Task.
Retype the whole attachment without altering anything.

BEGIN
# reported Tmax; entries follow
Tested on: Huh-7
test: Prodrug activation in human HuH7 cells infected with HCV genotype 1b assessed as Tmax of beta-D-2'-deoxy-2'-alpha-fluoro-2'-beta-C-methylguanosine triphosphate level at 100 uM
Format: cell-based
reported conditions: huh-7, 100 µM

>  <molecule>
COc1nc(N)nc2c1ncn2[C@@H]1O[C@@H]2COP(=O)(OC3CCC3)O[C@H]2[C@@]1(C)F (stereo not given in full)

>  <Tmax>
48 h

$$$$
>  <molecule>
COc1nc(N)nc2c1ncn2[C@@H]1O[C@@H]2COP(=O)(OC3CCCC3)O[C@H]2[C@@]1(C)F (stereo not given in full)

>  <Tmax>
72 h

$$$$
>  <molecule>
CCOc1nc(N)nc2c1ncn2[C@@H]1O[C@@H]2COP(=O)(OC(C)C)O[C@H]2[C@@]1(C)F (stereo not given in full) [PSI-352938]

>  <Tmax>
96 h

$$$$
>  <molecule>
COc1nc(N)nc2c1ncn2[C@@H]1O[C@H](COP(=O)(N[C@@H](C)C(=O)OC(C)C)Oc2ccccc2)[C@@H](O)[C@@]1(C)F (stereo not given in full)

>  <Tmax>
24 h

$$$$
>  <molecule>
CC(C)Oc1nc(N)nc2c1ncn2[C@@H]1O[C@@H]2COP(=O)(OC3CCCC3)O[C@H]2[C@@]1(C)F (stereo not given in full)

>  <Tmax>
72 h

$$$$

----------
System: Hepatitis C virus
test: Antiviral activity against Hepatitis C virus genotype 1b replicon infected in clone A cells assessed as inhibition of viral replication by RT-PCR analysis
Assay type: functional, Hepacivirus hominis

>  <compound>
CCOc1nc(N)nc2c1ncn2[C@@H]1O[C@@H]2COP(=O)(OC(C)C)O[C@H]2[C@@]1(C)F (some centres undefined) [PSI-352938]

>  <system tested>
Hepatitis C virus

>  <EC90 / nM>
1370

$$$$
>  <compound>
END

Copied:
# reported Tmax; entries follow
Tested on: Huh-7
test: Prodrug activation in human HuH7 cells infected with HCV genotype 1b assessed as Tmax of beta-D-2'-deoxy-2'-alpha-fluoro-2'-beta-C-methylguanosine triphosphate level at 100 uM
Format: cell-based
reported conditions: huh-7, 100 µM

>  <molecule>
COc1nc(N)nc2c1ncn2[C@@H]1O[C@@H]2COP(=O)(OC3CCC3)O[C@H]2[C@@]1(C)F (stereo not given in full)

>  <Tmax>
48 h

$$$$
>  <molecule>
COc1nc(N)nc2c1ncn2[C@@H]1O[C@@H]2COP(=O)(OC3CCCC3)O[C@H]2[C@@]1(C)F (stereo not given in full)

>  <Tmax>
72 h

$$$$
>  <molecule>
CCOc1nc(N)nc2c1ncn2[C@@H]1O[C@@H]2COP(=O)(OC(C)C)O[C@H]2[C@@]1(C)F (stereo not given in full) [PSI-352938]

>  <Tmax>
96 h

$$$$
>  <molecule>
COc1nc(N)nc2c1ncn2[C@@H]1O[C@H](COP(=O)(N[C@@H](C)C(=O)OC(C)C)Oc2ccccc2)[C@@H](O)[C@@]1(C)F (stereo not given in full)

>  <Tmax>
24 h

$$$$
>  <molecule>
CC(C)Oc1nc(N)nc2c1ncn2[C@@H]1O[C@@H]2COP(=O)(OC3CCCC3)O[C@H]2[C@@]1(C)F (stereo not given in full)

>  <Tmax>
72 h

$$$$

----------
System: Hepatitis C virus
test: Antiviral activity against Hepatitis C virus genotype 1b replicon infected in clone A cells assessed as inhibition of viral replication by RT-PCR analysis
Assay type: functional, Hepacivirus hominis

>  <compound>
CCOc1nc(N)nc2c1ncn2[C@@H]1O[C@@H]2COP(=O)(OC(C)C)O[C@H]2[C@@]1(C)F (some centres undefined) [PSI-352938]

>  <system tested>
Hepatitis C virus

>  <EC90 / nM>
1370

$$$$
>  <compound>